The future of the left since 1884

Letting Go: How Labour can learn to stop worrying and trust the people

To create public institutions that have relationships at their centre, we need to get people talking. Instead of waiting to be elected into government, Labour should see itself as a power in the land now.


  • Letting Go
  • By Jon Wilson
  • Published 30 September 2012

If you get people in a room together, if people have the freedom to meet, talk and argue, they’ll make better decisions about the things which affect their lives than anyone else.

In ‘Letting Go: How Labour can learn to stop worrying and trust the people’, Jon Wilson argues that Labour needs to become a movement rooted in people’s experience, not be the party of the central manager. Above all, it needs to trust people again. The politician’s vocation should be to create institutions where those conversations happen, not determine what they decide.

This doesn’t mean Labour should abandon its faith in the state. Indeed, that faith needs to be renewed, because our public institutions embody Labour’s sense of the purpose of politics: to protect and care, and provide a basis for us to lead good lives together. But the argument in favour of the public sector should be an argument for local control and popular ownership.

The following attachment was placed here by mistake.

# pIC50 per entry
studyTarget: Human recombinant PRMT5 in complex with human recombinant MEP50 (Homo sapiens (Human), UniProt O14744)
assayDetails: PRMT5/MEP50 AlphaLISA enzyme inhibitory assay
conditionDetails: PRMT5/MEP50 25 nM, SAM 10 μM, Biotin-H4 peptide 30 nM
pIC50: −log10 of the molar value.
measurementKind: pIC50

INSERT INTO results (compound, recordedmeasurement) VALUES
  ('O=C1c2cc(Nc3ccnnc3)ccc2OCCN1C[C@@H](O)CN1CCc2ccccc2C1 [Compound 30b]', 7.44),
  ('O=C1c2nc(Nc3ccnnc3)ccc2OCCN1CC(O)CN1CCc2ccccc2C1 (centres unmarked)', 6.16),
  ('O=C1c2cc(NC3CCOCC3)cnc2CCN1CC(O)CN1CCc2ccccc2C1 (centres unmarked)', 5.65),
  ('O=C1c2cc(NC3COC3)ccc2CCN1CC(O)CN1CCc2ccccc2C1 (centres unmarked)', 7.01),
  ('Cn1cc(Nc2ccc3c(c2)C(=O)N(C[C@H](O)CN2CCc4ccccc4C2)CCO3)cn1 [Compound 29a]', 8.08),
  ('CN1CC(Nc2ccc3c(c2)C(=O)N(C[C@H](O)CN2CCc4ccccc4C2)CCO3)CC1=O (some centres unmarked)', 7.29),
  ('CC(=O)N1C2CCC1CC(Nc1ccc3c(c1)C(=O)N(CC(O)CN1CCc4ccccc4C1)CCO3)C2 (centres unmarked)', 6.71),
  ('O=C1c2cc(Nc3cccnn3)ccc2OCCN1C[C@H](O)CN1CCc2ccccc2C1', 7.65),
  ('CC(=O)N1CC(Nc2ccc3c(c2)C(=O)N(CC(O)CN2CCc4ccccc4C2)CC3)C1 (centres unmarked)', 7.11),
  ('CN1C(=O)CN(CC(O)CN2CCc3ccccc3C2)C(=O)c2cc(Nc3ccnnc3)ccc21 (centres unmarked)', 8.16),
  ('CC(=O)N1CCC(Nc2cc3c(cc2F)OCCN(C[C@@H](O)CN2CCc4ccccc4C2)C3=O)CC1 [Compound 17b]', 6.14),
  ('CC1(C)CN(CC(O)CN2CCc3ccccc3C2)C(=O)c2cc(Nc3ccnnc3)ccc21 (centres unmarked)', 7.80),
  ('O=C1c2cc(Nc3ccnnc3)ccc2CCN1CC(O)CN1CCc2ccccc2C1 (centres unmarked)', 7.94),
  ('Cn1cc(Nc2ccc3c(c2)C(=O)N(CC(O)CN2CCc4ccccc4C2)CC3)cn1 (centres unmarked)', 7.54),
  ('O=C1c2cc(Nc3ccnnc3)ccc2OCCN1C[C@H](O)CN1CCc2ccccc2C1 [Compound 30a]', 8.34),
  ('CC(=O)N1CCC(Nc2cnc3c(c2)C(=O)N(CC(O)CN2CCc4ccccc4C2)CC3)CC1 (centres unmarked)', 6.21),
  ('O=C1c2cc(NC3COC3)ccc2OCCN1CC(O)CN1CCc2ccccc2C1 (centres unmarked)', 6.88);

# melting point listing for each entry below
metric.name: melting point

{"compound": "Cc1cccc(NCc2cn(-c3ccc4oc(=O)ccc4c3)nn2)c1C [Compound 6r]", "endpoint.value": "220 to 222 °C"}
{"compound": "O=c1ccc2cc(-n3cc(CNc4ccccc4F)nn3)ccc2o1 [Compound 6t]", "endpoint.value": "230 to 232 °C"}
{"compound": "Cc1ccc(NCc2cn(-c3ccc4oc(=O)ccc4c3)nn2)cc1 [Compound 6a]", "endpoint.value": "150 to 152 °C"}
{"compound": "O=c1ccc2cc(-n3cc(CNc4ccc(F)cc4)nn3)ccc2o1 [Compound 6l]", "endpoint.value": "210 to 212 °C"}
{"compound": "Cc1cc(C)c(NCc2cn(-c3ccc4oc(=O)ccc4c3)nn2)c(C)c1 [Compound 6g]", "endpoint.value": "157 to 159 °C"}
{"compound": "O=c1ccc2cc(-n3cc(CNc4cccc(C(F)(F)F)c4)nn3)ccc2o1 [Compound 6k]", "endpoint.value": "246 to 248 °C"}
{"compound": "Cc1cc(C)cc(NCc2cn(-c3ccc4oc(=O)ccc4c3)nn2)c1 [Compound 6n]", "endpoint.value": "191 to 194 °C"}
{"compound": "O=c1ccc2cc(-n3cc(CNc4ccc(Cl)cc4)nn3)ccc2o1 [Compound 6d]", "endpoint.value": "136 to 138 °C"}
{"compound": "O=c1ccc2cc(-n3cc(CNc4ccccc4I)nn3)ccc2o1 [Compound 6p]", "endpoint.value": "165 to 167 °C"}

This pamphlet is intended to incite conversation. We’d like it for Labour’s nationally elected politicians to begin to negotiate about the future of Britain’s public institutions. But it’s a conversation we can play our role in starting.

What’s your experience of our public institutions? Tell us your story, good and bad – about the way local institutions you work for or live near have nurtured a sense of public spirit and the common good, or how care and compassion have been frustrated. You don’t have to agree with the argument made here. The point is that our public institutions need to be places where people can develop a sense of the common good from argument.

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You can buy a printed copy edition of Letting Go: How Labour can learn to stop worrying and trust the people for £9.95, plus £1 p+p, by phoning the Fabian Society bookshop on 020 7227 4900, emailing us at or send a cheque payable to “The Fabian Society” to 11 Dartmouth Street, London, SW1H 9BN.

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How to purchase

Copies are available, priced £9.95, from the Fabian Society. Call 020 7227 4900, email or send a cheque payable to The Fabian Society to 61 Petty France, London, SW1H 9EU.


Jon Wilson

Jon Wilson teaches history at King's College London where he’s also academic lead for Widening Participation. He was a Labour councillor in Waltham Forest, and is active in Greenwich and Woolwich.


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